Mad Men – But This Time It’s For Real

August 6, 2013

You don’t have to be a fan of ‘Mad Men’ to be bemused, bothered and bewildered by the planned mega-merger between two of the world’s largest advertising groups, Omnicom and Publicis. They are, respectively, the second and third largest in the world, and together they’ll be the biggest, forcing Martin Sorrell’s WPP into second place.


But advertising isn’t about scale, it’s about ideas. If I were a customer of either of these two leviathan-like businesses, would I give a fig that my creative work came from the largest group in the world, not the second largest? I very much doubt it. If I was a sensible customer, I’d know that the creation of ideas needs a culture which is pre-occupied with quality, not quantity.


I might even be a bit unsettled by the thought that the top people in my advertising agency would spend most of the next couple of years jockeying for position in their own business, not worrying about creating better ideas to help my business.


Almost everything about this deal makes me glad I’m neither a customer nor a shareholder of either Omnicom or Publicis: it looks like a textbook example of why you shouldn’t do a merger.


The logic, so-called, of the deal is that it will enable $500 million of “savings” to be generated. This is a euphemism for firing people. And $500 million of salary savings is a lot of people. Will they really be able to save that much? And if they do, why were they so over-staffed before?


But one place where they won’t be firing anybody is the executive suite. It’s been decided that the Chief Executive of Publicis, Maurice Levy, will be co-chief Executive of the new organisation, alongside John Wren, formerly Chief Executive of Omnicom. Oh really? If you want something to work well you need to put one strong personality in charge of it. If, on the other hand, you want it to fail dismally, put two strong personalities jointly in charge, then wait for it all to implode under the weight of two incompatible egos. You can’t have two people in the driving seat: it just doesn’t work.


Of course there are successful businesses which have been built by two people together. David Ross and Charles Dunstone worked closely together to transform Carphone Warehouse from a simple idea into a massive commercial success. Behind the scenes at Laura Ashley, it was the relationship between the eponymous founder and her husband, Bernard Ashley, which made it a huge business. And there’s Dolce and Gabbana; and more. But all of these partnerships are between people who chose to work together to build the business. They will have built a culture and a modus operandi at the same time. None of them are partnerships formed long after the business was built, after the culture and the way of working were established.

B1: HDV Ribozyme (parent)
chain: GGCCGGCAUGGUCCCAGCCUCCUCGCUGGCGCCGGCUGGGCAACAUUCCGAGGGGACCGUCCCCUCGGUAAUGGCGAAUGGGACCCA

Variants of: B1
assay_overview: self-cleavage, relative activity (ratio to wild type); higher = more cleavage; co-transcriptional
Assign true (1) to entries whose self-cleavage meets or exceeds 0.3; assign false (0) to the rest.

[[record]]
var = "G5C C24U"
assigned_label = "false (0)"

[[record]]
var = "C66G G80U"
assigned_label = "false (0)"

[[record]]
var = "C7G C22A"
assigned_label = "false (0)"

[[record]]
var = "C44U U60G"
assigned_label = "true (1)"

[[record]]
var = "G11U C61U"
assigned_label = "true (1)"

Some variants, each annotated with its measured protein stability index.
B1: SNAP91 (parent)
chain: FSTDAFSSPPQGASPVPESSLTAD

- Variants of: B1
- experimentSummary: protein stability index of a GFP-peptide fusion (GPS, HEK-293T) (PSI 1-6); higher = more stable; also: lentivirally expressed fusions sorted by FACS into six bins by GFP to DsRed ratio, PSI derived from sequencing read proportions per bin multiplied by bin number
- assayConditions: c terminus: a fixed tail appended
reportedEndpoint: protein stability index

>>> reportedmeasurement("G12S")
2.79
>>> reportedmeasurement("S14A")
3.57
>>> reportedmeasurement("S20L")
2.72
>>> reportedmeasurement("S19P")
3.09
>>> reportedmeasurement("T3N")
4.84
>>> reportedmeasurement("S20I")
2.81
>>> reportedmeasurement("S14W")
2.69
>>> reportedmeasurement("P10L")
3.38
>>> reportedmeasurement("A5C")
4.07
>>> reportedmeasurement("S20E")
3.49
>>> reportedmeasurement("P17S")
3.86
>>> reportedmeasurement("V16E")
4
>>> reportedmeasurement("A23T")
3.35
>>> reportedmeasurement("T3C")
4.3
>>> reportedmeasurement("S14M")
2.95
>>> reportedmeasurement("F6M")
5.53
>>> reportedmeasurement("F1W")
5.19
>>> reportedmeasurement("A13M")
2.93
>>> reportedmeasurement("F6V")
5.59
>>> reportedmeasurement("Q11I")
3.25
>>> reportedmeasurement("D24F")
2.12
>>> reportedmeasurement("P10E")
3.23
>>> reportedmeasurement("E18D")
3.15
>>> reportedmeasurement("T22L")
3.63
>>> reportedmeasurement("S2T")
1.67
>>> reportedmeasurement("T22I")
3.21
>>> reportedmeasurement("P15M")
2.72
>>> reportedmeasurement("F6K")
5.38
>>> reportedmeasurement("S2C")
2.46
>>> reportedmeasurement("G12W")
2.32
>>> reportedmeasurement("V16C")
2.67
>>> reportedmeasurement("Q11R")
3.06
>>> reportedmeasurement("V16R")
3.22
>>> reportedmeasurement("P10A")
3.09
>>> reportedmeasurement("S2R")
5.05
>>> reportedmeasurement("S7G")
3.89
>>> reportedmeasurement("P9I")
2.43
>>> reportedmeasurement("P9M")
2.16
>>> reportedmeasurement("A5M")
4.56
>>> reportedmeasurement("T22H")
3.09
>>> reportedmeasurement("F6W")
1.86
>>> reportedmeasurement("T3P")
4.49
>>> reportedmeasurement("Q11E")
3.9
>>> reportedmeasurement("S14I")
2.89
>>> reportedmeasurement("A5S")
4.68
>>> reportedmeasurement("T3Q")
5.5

When Levy thinks they should turn right, and Wren want to go left, how will they decide? By the time they’ve answered that question it may be too late to go either way. When Levy favours one candidate on the shortlist for a key job, but Wren favours another, will they spin a coin?


So for Levy and Wren to try to run this thing as one two-headed creature seems doomed to fail. But it gets worse: the plan is that Levy will stand down in two years time, when he’ll be 73, to become non-executive Chairman, allowing the younger John Wren, who will then be a mere stripling of 63, to become sole Chief Executive.


It’s generally accepted that it’s a bad idea to let a retiring CEO become Chairman: he’s been too involved to have true objectivity, and he won’t bring a fresh view to bear. It’s also generally accepted that management, however gifted, eventually reach an age when they should make way for a new generation of talent to take over and inject new blood and new thinking. Levy and Wren don’t seem to care about any of that.


This all makes me a bit suspicious. This looks like a job destruction scheme for $500 million of staff. But it also looks like a Job preservation scheme for two men in the autumn of their careers; two men who know everything about getting to the top but nothing about letting go gracefully when they’ve been there a while. Could It be that Levy and Wren can’t see how to grow an advertising business in the face of a weak world economy and a thriving internet, but are too proud to stand down and let someone else have a go?

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